REID MEYERS: We're walking into what we call the Borglum Studio. It's the first building on the entire property. It was constructed in 1885 by George Brackenridge as a water pump house.
-No more than 30 yards away from Albrecht Clubhouse, we are in a building that when people find out what happened in here, they're going to be marveled.
REID MEYERS: Right. A magical thing happened. In this room, Mr. Borglum did his initial rendering for Mount Rushmore. He would go around the state of Texas selling sculptures to city fathers for their town squares. That's how he made his living. But what he really wanted to do was another Stone Mountain.
And in this case, what he dreamed up was Mount Rushmore. And Mount Rushmore was are initially modeled and envisioned in that little building.
STEVE ELKINGTON: You're telling me that Borglum sculptured, designed, first rendition of Mount Rushmore was done here in the shadow of the flagstick of number 17? Look, I got goosebumps on my arm. Look at them.
So 16 years, these two historical things were happening. One on one side of the glass. One on the inside. There was golfers like Hogan, Snead, Demerit, Burke, Mangrum.
Hard to believe that, that much talent was there and that much talent was coming through here simultaneously. Unbeknownst to one another. Rewriting history to a certain degree. I wonder if he ever saw the golfers go by and thought they were crazy. And I wonder if the golfers ever looked in and saw that guy messing with the clay and thought he was crazy. I wonder if they ever met eyes, because it was just there.
I mean the out-of-bounds stakes just there. I mean someone must have it their ball out of bounds right here. Borglum was out there. Had to be.
John no doubt was a best putter. And he had a stroke almost like Jackie Burke. He was in and made that thing just top spin.
-I'm a risk putter, which is old school. Guys don't do that anymore. I line my puts up on the toe, which is the deadest part of the putter.
-You got it on the toe. You go in and then you turn it over, do you?
-You're in there close to it.
-There you go.
-That's a stroke?
-There you go.
-That's a stroke.
-OK. And you start in the toe. But you come out and you hit it in the center there. So it feels like you're coming up and over it more or less. Is that right?
-If you keep putting long enough-- you might have been a bad putter, but after you put every day, you learn to become a pretty putter. Jackie Burke puts this in front there. That was old school. And then bang. Right there, right?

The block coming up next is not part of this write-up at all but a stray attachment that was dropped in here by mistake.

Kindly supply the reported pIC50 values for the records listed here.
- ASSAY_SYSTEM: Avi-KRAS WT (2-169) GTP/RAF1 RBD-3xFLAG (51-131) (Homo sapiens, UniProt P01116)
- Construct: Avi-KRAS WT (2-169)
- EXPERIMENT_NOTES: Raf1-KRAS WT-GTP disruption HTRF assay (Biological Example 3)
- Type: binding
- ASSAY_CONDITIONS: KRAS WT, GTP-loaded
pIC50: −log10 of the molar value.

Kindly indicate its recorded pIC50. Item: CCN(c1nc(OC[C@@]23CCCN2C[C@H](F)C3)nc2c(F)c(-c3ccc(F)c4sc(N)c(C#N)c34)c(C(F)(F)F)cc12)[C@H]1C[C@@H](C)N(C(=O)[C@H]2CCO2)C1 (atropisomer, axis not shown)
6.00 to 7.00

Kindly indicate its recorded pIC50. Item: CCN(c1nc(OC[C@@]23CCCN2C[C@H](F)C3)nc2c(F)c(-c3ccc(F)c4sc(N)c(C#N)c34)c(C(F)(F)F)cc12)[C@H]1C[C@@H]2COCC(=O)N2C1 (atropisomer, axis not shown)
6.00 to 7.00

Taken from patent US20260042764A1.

-There you go.
-My game overall is just pretty good. But I can put. I can make anything from anywhere. And the guys know me already. Hey, don't get John on the green because he can make anything.
-I got the read right here.
WAYNE GARCIA: That's a good line. Yeah. That's got him. That's got him. That's got everything.
STEVE ELKINGTON: Uh oh.
WAYNE GARCIA: That's a bumper. That's a bumper.
STEVE ELKINGTON: So you lose to everybody again.
-Don't say it so loud!
WAYNE GARCIA: He didn't. He didn't make it. He did! He's got everybody now. Oh, it went. It rolled.
-There's some pro's here. Is this is a gimme?
-It ain't bad.
-There goes them dollars.
-There's some more money. There's a lot of money.
-I tried a new stroke and it didn't work out for me. Here's a dollar.
-$1 Hey, I'm going to go look at the course. And I want to thank you guys for showing me the game. And I appreciate you guys and how much love you guys [INAUDIBLE].
-I got a question for you.
-What are you doing tomorrow?
-You got time tomorrow? Come on by.
-So [INAUDIBLE] was right there. I said, where's that mallet putter you bought yesterday? And he said, I'll get it out of the car. So I went to enter the tee with this thing. And I just used my regular gripping stance.
-That's your move right there.
-And I just made my gripping stance. And I won the tournament. And then I won every one for a month.
-So you won 6-0?
-Well, they already couldn't make these things fast enough.
STEVE ELKINGTON: I finally got to come to old Breck. Jackie Burke had told me stories about Breckenridge Park for years. I wasn't quite anticipating the passion that I found on the putting green when I first arrived today.
I heard this is the place.
-Well, you're at the right place.
-Hi, Steve. I'm John.
-You've got money?
STEVE ELKINGTON: It was just awesome. I got to talk about the great A.W. Tillinghast, the designer of this golf course.
-It was one of his originals. And we're delighted that it happened here. We're delighted that the Texas Open started here in 1922. And that now, people can come from all over to play here. And they do. They come from all over the country, all over the world to play here and enjoy the history and tradition of this place.
-And then of course, I had no idea what was going on in the Borglum Museum. But my god, we had two historical things going on here for 20 years. Where we had men that changed the shape of the world in golf. And a man that carved a monument out of a mountainside simultaneously unbeknownst to either group of greatness. You know, I'm not really a history guy, like super history. I'm more geography. But today was wonderful.
It was the first show we've done that was sort of put together through Twitter. Shana's the one that started it. Hey, Elk. You've got to do this with the Randy Rogers Band.
SHANA: The idea came to me me, because I was sitting on the back porch with my parents and we were watching Rural Golfer. And I'm a huge fan of Randy Rogers Band and we've been friends for a long time. So I kind of got the wheels rolling. And was like, this would be such a great idea.
-She tagged me in it. So I was like, I love golf and man, this would be cool.
-Thank you, Twitter.